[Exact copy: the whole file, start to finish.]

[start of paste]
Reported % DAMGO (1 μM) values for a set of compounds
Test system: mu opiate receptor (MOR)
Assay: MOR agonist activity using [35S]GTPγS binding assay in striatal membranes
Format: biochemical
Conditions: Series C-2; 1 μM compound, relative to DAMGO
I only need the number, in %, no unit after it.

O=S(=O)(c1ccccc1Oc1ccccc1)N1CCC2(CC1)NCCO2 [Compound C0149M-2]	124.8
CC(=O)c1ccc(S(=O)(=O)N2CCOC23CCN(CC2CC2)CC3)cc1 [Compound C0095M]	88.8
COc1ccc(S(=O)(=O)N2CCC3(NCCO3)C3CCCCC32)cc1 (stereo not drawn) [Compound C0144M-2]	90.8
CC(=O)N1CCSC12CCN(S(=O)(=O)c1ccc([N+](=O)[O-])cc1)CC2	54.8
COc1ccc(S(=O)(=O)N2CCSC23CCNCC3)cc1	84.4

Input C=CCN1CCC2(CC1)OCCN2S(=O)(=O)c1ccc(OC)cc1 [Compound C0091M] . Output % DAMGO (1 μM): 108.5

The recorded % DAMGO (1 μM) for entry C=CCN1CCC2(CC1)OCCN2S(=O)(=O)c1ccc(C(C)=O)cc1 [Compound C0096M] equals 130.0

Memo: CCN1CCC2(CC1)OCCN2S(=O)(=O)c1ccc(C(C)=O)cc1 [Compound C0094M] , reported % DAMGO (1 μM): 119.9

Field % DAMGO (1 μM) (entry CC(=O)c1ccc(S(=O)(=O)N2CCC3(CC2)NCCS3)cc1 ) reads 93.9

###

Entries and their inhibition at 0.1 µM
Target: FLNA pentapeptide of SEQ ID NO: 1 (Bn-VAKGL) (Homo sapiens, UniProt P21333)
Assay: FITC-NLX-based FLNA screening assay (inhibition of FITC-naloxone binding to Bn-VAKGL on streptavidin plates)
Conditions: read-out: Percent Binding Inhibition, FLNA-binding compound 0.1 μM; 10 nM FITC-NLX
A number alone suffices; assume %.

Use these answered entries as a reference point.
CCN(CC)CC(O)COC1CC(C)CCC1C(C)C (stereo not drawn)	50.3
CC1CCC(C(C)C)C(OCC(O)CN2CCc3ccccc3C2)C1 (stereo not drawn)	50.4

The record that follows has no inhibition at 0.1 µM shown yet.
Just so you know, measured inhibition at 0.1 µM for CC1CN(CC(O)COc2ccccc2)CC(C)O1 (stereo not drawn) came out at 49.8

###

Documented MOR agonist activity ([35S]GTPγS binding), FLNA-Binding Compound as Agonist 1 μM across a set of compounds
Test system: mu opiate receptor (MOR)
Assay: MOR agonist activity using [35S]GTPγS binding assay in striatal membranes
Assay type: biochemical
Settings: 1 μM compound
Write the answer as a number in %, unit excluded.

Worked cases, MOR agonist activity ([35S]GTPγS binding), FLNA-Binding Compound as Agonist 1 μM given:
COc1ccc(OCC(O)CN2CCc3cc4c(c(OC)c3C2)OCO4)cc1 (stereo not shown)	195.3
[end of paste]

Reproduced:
Reported % DAMGO (1 μM) values for a set of compounds
Test system: mu opiate receptor (MOR)
Assay: MOR agonist activity using [35S]GTPγS binding assay in striatal membranes
Format: biochemical
Conditions: Series C-2; 1 μM compound, relative to DAMGO
I only need the number, in %, no unit after it.

O=S(=O)(c1ccccc1Oc1ccccc1)N1CCC2(CC1)NCCO2 [Compound C0149M-2]	124.8
CC(=O)c1ccc(S(=O)(=O)N2CCOC23CCN(CC2CC2)CC3)cc1 [Compound C0095M]	88.8
COc1ccc(S(=O)(=O)N2CCC3(NCCO3)C3CCCCC32)cc1 (stereo not drawn) [Compound C0144M-2]	90.8
CC(=O)N1CCSC12CCN(S(=O)(=O)c1ccc([N+](=O)[O-])cc1)CC2	54.8
COc1ccc(S(=O)(=O)N2CCSC23CCNCC3)cc1	84.4

Input C=CCN1CCC2(CC1)OCCN2S(=O)(=O)c1ccc(OC)cc1 [Compound C0091M] . Output % DAMGO (1 μM): 108.5

The recorded % DAMGO (1 μM) for entry C=CCN1CCC2(CC1)OCCN2S(=O)(=O)c1ccc(C(C)=O)cc1 [Compound C0096M] equals 130.0

Memo: CCN1CCC2(CC1)OCCN2S(=O)(=O)c1ccc(C(C)=O)cc1 [Compound C0094M] , reported % DAMGO (1 μM): 119.9

Field % DAMGO (1 μM) (entry CC(=O)c1ccc(S(=O)(=O)N2CCC3(CC2)NCCS3)cc1 ) reads 93.9

###

Entries and their inhibition at 0.1 µM
Target: FLNA pentapeptide of SEQ ID NO: 1 (Bn-VAKGL) (Homo sapiens, UniProt P21333)
Assay: FITC-NLX-based FLNA screening assay (inhibition of FITC-naloxone binding to Bn-VAKGL on streptavidin plates)
Conditions: read-out: Percent Binding Inhibition, FLNA-binding compound 0.1 μM; 10 nM FITC-NLX
A number alone suffices; assume %.

Use these answered entries as a reference point.
CCN(CC)CC(O)COC1CC(C)CCC1C(C)C (stereo not drawn)	50.3
CC1CCC(C(C)C)C(OCC(O)CN2CCc3ccccc3C2)C1 (stereo not drawn)	50.4

The record that follows has no inhibition at 0.1 µM shown yet.
Just so you know, measured inhibition at 0.1 µM for CC1CN(CC(O)COc2ccccc2)CC(C)O1 (stereo not drawn) came out at 49.8

###

Documented MOR agonist activity ([35S]GTPγS binding), FLNA-Binding Compound as Agonist 1 μM across a set of compounds
Test system: mu opiate receptor (MOR)
Assay: MOR agonist activity using [35S]GTPγS binding assay in striatal membranes
Assay type: biochemical
Settings: 1 μM compound
Write the answer as a number in %, unit excluded.

Worked cases, MOR agonist activity ([35S]GTPγS binding), FLNA-Binding Compound as Agonist 1 μM given:
COc1ccc(OCC(O)CN2CCc3cc4c(c(OC)c3C2)OCO4)cc1 (stereo not shown)	195.3